Intimations of Immortality Ode for tenor solo, chorus and orchestra
The Trees so High Symphonic Ballad in A minor
Ian Partridge (tenor)
Guildford Philharmonic Choir
Guildford Philharmonic Orchestra
Vernon Handley [Finzi]
Thomas Allen (baritone)
Guildford Philharmonic Choir
New Philharmonia Orchestra
Vernon Handley [Hadley]
Recording dates and locations not advised in Lyritas annotation; copyright dates are 1975 for Finzi and 1979 for Hadley
Reviewed by: Andrew Achenbach
Reviewed: March 2007
CD No: LYRITA SRCD.238
Duration: 77 minutes
Here’s a sensible and generous re-coupling of two of Vernon Handley’s most valuable large-scale projects for Lyrita. Both are conducted with the utmost perception, the Finzi acting as a welcome reminder of the high standards attained by the Guildford Philharmonic under its founder and long-time chief.
The Symphonic Ballad “The Trees so High” by Patrick Hadley (1899-1973) dates from 1931, the last of its four linked movements comprising a deeply touching and highly imaginative setting for baritone and mixed chorus of the eponymous Somerset folksong. There are echoes of Vaughan Williams and Delius (the high-lying divisi string-writing owes much to the latter’s “Song of the High Hills”), but repeated hearings reveal a quietly distinctive voice, and the work’s potent blend of piercing beauty, pantheistic wonder and anguished intensity will handsomely reward the inquisitive listener. Matthias Bamert’s Chandos version with the Philharmonia Orchestra may be more polished but seldom matches the superb pacing and sheer emotional clout of this pioneering account; indeed, with Thomas Allen at his surpassingly eloquent, golden-toned best, tears are never far away during the jaw-droppingly lovely (and harmonically searching) closing pages, which distil an overwhelming sense of loss and heartache.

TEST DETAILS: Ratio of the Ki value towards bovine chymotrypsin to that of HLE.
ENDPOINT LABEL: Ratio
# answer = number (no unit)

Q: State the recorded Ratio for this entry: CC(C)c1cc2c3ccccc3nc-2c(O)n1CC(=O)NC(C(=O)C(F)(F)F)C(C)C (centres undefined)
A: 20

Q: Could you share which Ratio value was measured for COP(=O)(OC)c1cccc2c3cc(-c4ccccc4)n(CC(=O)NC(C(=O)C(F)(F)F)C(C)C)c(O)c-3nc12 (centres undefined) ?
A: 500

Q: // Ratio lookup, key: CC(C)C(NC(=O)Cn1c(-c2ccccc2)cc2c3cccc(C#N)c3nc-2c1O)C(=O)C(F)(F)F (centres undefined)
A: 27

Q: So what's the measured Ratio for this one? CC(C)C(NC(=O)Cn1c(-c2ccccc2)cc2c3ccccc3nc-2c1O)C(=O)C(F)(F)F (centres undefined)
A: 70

Handley’s similarly involving realisation of Finzi’s “Intimations of Immortality” brings another unforgettable vocal display, this time from Ian Partridge. His is singing of sublime artistry, sensitivity and intelligence, with no trace of the distracting strain or wobble that marred Philip Langridge’s otherwise deeply-felt contribution on Richard Hickox’s 1989 EMI Royal Liverpool Philharmonic version. Not only does Handley secure a finely disciplined and committed response from his massed Guildford forces, he also steers a wonderfully sympathetic and clear-sighted course through Finzi’s ambitious treatment of lines from Wordsworth’s ode. The rising horn phrase heard at the start acts as a motto for the entire piece and encloses two faster episodes whose spirit of the dance recalls similar passages in Holst’s “Choral Symphony” and Walton’s “Belshazzar’s Feast”. They in turn frame the more meditative central stanzas and it is both here and in the deeply moving final section (“The Clouds that gather round the setting sun”) that Finzi’s inspiration is at its most consistently compelling.
I’m happy to be able to report that Lyrita’s mid-1970s tapes have retained their lustre in this tasteful re-mastering by Simon Gibson. Beautifully presented (as on the original LPs, the annotations are by William Mann and Diana McVeagh), this is a disc not to be missed.